The 6:00 PM football game kick off time came and went. So, did 7:00 PM and 8:00 PM. The players had been in their gear for three hours now and hadn’t set foot on the field. Everyone was restless and everyone wanted to play football. It had become like watching an overtime period in hockey playoffs. Once you were invested in one overtime period, you had to watch the rest of the game no matter how late it got and no matter how many periods were played.

Everyone knew the decision-making power was in my hands, so I had several people hovered around me for the duration of the delay asking when we will be starting. They just wanted to play. Bottom line was the games were not going to be played until the weather allowed for it. I didn’t care if I was unpopular with everyone there. Having said that, I did communicate regularly with officials, coaches and administrators throughout the evening so that we could gather the most up-to-date weather forecast and respond accordingly.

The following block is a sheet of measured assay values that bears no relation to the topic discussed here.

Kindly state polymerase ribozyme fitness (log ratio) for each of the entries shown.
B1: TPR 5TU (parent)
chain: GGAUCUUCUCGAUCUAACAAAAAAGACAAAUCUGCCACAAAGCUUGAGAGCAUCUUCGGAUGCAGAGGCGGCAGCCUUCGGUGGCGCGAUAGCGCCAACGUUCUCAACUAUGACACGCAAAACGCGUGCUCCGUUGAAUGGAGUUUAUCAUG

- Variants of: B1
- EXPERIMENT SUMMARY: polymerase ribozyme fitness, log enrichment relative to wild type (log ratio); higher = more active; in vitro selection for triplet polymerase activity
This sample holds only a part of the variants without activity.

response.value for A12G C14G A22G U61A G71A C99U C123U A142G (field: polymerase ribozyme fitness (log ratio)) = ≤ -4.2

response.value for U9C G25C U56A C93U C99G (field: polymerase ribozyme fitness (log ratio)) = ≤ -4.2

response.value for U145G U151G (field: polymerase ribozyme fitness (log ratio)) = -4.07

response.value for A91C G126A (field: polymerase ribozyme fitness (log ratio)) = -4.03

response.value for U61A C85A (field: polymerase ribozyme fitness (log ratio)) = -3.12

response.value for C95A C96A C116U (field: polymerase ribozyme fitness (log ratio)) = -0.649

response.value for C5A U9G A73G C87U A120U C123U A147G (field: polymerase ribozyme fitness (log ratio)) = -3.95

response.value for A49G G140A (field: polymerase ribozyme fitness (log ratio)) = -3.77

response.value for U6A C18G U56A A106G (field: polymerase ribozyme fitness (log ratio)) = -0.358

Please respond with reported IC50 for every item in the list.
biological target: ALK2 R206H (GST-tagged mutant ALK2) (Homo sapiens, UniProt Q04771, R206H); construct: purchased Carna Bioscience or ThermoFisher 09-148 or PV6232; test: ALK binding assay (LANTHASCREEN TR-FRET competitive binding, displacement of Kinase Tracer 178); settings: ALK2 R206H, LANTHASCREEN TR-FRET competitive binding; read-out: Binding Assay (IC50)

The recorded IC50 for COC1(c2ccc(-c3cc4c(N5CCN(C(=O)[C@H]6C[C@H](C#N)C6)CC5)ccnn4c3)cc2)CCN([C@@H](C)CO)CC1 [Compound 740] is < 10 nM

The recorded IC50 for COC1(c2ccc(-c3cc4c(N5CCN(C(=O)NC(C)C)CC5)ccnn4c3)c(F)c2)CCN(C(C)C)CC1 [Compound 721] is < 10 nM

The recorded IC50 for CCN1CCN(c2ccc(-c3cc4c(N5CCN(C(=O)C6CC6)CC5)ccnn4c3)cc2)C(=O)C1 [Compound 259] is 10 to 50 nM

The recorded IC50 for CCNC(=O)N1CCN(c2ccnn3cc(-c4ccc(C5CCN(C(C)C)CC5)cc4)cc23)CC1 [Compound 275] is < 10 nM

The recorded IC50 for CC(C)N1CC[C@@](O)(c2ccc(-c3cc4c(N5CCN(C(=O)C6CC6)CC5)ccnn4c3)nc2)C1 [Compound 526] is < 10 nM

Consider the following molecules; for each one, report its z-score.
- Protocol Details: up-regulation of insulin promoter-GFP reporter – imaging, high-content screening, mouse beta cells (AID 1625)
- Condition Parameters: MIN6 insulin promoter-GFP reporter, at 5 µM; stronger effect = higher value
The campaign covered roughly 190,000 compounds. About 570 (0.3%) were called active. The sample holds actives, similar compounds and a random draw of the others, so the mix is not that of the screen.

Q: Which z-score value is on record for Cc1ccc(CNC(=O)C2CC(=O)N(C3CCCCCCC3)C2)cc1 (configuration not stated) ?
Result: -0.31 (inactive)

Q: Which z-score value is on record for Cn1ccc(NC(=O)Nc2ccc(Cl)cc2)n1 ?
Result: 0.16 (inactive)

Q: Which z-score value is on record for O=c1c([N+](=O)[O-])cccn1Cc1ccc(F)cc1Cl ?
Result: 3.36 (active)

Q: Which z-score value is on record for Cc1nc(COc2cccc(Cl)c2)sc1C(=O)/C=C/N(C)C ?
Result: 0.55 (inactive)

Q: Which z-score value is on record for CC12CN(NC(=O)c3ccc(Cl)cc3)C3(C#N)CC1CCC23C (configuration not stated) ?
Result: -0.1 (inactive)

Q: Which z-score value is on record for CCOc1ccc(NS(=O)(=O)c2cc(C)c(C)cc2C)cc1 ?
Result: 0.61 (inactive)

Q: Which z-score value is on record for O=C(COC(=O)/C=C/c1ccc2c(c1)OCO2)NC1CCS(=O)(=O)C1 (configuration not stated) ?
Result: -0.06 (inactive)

By 8:00 PM, only a handful of football fans remained but the bad weather had blown past and a clear evening sky emerged. The rain, thunder and lightning had stopped. We waited another 35 minutes just to be sure that the lightning had departed and then the players who had been so restless and upset were all at once happy to be able to get out on the field for their warm-up and subsequent game. So, at approximately 9:15 PM the long awaited football game got underway. Everyone was pleased and even though there had been a long delay, the football players, coaches and officials thanked me for standing my ground and keeping them safe amidst all the complaining that had taken place during the delay.